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Interview with Matthew Slotover, director of the Frieze Art Fair
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"We may not be the biggest, but the most competitive"
Interview with Matthew Slotover, director of the Frieze Art Fair

After starting up the art magazine Frieze in 1991, publishers Matthew Slotover and Amanda Sharp founded the Frieze Art Fair in 2003. Set in the idyllic surroundings of Regent's Park, the fair enters its eighth consecutive year in good health, thanks in part to Deutsche Bank's sustained sponsorship. Ossian Ward speaks to co-director Matthew Slotover about Frieze Art Fair's continuing importance and why London still rocks.

Ossian Ward: This is now the seventh year of the fair with Deutsche Bank as its sponsor. What does that relationship mean to you?

Matthew Slotover: The beauty of Deutsche Bank is that they understand art. They have a long relationship with it and have the biggest corporate art collection in the world. Their commitment is long-term; that won't go away with the arrival of a new CEO, for example. For us it's a great sponsorship; they're not just there to supplement the bottom line. There's a huge crossover between their private wealth clients and our art collectors, but there's also a huge take-up from bank employees who want to come to the fair. It sends a positive message to the galleries as well; they like that Deutsche Bank buys art at the fair for their collection.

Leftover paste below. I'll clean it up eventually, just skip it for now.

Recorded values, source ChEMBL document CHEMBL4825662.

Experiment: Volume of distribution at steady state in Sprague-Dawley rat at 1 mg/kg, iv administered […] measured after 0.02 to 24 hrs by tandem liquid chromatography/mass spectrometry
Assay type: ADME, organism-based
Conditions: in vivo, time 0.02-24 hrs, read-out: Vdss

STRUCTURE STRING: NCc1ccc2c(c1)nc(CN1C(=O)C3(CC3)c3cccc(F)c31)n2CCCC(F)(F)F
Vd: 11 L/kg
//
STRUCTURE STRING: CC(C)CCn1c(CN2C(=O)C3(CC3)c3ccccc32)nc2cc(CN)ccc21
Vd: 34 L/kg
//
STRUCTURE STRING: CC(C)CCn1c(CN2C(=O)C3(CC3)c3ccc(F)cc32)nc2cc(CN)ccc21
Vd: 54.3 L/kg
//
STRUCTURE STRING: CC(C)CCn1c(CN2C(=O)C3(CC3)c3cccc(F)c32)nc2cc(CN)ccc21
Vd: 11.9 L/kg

Looking back on the years of cooperating with Deutsche Bank, how did this partnership start in the beginning and how has it developed over the time?

The partnership began in the second year of Frieze Art Fair, when Mary Findlay and Alistair Hicks from Deutsche Bank's art department contacted us and asked us if we'd be interested in working with them. Naturally we jumped at it. Board members, including Pierre de Weck, also got involved and through many discussions we found ways that the relationship brings great benefits to both sides. Of course there is a written agreement but the relationship is good enough that if one side has an idea for an improvement, the other is happy to try to help. I can think of several times this has happened over the years and it has led both to improvements in the fair and to the value of the sponsorship to Deutsche Bank. For me this is the mark of a really successful relationship.

In 2010 there are 173 exhibitors at Frieze, which is more than at any previous edition of the fair. What was the reason for expanding?

This year we had more applicants than ever before. Maybe that's because the financial situation is a bit rosier now, or perhaps it's because - even in a difficult year like 2009 - the fair tends to perform pretty well. The number of galleries may have gone up slightly, but the fair is basically the same size: we've managed to even out the sizes of booths a bit, so that the main section features 148 galleries, with 25 in the younger Frame section.